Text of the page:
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  • 1. Chia, Ling Yeong
    et al.
    Evans, Bronwyn A.
    Mukaida, Saori
    Bengtsson, Tore
    Stockholm University, Faculty of Science, Department of Molecular Biosciences, The Wenner-Gren Institute.
    Hutchinson, Dana S.
    Sato, Masaaki
    Adrenoceptor regulation of the mechanistic target of rapamycin in muscle and adipose tissue2019In: British Journal of Pharmacology, ISSN 0007-1188, E-ISSN 1476-5381, Vol. 176, no 14, p. 2433-2448Article, review/survey (Refereed)
    Abstract [en]

    A vital role of adrenoceptors in metabolism and energy balance has been well documented in the heart, skeletal muscle, and adipose tissue. It has been only recently demonstrated, however, that activation of the mechanistic target of rapamycin (mTOR) makes a significant contribution to various metabolic and physiological responses to adrenoceptor agonists. mTOR exists as two distinct complexes named mTOR complex 1 (mTORC1) and mTOR complex 2 (mTORC2) and has been shown to play a critical role in protein synthesis, cell proliferation, hypertrophy, mitochondrial function, and glucose uptake. This review will describe the physiological significance of mTORC1 and 2 as a novel paradigm of adrenoceptor signalling in the heart, skeletal muscle, and adipose tissue. Understanding the detailed signalling cascades of adrenoceptors and how they regulate physiological responses is important for identifying new therapeutic targets and identifying novel therapeutic interventions. Linked Articles This article is part of a themed section on Adrenoceptors-New Roles for Old Players. To view the other articles in this section visit http://onlinelibrary.wiley.com/doi/10.1111/bph.v176.14/issuetoc

  • 2.
    Dehvari, Nodi
    et al.
    Stockholm University, Faculty of Science, Department of Molecular Biosciences, The Wenner-Gren Institute.
    da Silva Junior, Edilson Dantas
    Bengtsson, Tore
    Stockholm University, Faculty of Science, Department of Molecular Biosciences, The Wenner-Gren Institute.
    Hutchinson, Dana Sabine
    Mirabegron: potential off target effects and uses beyond the bladder2018In: British Journal of Pharmacology, ISSN 0007-1188, E-ISSN 1476-5381, Vol. 175, no 21, p. 4072-4082Article, review/survey (Refereed)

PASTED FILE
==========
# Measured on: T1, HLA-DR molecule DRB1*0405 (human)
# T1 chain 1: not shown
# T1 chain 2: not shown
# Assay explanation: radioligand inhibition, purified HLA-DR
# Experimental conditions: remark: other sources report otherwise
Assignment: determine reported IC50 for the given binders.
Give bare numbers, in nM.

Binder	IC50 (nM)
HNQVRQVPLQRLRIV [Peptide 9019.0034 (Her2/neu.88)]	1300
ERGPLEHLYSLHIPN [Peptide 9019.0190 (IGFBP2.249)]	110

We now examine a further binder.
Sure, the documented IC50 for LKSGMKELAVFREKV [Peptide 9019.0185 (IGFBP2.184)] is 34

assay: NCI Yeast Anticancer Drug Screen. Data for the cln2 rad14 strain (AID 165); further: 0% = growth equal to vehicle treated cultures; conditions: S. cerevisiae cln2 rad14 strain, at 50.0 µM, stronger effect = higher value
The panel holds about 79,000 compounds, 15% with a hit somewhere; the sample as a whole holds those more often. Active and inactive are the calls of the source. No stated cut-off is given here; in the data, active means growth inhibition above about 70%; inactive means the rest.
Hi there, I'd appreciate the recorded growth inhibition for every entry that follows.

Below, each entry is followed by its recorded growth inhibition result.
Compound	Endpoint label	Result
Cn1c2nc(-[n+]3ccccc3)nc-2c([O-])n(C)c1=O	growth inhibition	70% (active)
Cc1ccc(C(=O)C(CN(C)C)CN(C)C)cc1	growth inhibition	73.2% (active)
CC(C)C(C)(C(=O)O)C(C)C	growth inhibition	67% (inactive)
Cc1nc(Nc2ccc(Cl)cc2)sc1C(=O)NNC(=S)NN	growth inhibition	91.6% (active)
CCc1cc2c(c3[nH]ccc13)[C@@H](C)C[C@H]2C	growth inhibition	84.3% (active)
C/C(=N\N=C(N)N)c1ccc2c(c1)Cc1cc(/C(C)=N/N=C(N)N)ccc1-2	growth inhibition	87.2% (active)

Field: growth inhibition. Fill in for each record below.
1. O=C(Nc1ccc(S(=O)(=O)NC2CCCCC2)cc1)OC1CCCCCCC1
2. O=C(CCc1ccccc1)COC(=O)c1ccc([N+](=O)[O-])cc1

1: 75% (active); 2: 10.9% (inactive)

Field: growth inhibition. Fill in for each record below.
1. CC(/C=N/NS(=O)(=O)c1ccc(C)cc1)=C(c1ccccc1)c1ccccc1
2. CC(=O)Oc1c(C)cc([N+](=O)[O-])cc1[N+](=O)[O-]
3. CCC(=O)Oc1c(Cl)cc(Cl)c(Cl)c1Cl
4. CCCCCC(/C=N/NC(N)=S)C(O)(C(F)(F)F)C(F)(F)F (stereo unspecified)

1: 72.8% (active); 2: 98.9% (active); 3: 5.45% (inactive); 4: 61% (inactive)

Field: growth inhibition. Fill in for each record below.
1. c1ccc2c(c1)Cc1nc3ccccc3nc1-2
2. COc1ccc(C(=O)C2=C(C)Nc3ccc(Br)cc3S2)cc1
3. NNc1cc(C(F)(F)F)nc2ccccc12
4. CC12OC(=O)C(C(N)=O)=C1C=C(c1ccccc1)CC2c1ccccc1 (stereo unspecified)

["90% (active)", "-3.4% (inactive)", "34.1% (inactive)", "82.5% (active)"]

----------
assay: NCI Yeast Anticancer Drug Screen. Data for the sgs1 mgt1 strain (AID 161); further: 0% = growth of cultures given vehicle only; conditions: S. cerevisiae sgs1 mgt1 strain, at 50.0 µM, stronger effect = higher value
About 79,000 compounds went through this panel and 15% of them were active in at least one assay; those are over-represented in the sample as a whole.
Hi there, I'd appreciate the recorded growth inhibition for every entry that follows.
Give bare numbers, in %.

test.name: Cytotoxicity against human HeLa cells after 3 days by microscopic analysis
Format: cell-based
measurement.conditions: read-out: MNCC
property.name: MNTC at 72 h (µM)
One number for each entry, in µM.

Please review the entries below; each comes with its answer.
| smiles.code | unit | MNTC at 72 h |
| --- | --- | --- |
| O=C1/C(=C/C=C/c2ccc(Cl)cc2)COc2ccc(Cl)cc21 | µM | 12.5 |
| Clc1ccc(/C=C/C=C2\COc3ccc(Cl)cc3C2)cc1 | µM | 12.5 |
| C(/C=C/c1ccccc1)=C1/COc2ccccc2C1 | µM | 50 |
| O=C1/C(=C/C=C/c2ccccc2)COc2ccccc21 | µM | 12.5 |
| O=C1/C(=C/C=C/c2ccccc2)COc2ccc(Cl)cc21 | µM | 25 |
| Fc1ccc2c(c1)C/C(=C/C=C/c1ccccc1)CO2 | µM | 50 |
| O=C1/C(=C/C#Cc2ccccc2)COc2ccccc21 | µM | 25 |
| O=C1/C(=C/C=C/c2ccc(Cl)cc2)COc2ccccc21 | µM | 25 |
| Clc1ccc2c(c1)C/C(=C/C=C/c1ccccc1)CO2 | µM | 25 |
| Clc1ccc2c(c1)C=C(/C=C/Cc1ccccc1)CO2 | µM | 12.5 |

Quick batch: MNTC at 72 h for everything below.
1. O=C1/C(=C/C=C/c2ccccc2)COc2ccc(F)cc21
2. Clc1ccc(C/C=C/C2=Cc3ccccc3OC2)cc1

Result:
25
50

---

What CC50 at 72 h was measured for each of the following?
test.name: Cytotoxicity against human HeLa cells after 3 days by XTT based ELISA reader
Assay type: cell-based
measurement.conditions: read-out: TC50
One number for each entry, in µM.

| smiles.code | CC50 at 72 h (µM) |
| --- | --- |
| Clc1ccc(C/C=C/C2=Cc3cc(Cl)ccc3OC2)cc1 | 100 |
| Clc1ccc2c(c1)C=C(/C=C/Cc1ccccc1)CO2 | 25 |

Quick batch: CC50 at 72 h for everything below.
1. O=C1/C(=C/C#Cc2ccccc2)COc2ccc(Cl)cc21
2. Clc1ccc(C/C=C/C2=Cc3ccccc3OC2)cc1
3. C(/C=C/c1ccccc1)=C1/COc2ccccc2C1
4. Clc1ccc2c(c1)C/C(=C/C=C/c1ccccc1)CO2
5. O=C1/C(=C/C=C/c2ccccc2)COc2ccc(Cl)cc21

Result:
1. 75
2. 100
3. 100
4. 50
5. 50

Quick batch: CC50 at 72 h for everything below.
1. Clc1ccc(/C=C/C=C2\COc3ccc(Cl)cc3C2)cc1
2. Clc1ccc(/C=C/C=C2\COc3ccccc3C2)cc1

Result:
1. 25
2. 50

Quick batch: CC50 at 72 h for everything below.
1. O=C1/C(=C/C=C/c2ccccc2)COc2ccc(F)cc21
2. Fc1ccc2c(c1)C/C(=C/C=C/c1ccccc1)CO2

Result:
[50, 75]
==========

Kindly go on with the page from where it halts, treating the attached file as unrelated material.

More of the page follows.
Abstract [en]

    The beta(3)-adrenoceptor was initially an attractive target for several pharmaceutical companies due to its high expression in rodent adipose tissue, where its activation resulted in decreased adiposity and improved metabolic outputs (such as glucose handling) in animal models of obesity and Type 2 diabetes. However, several drugs acting at the beta(3)-adrenoceptor failed in clinical trials. This was thought to be due to their lack of efficacy at the human receptor. Recently, mirabegron, a beta(3)-adrenoceptor agonist with human efficacy, was approved in North America, Europe, Japan and Australia for the treatment of overactive bladder syndrome. There are indications that mirabegron may act at other receptors/targets, but whether they have any clinical relevance is relatively unknown. Besides overactive bladder syndrome, mirabegron may have other uses such as in the treatment of heart failure or metabolic disease. This review gives an overview of the off-target effects of mirabegron and its potential use in the treatment of other diseases.

  • 3.
    Dehvari, Nodi
    et al.
    Stockholm University, Faculty of Science, The Wenner-Gren Institute.
    Hutchinson, Dana S.
    Nevzorova, Julia
    Stockholm University, Faculty of Science, The Wenner-Gren Institute. Monash University, Australia.
    Dallner, Olof S.
    Stockholm University, Faculty of Science, The Wenner-Gren Institute.
    Sato, Masaaki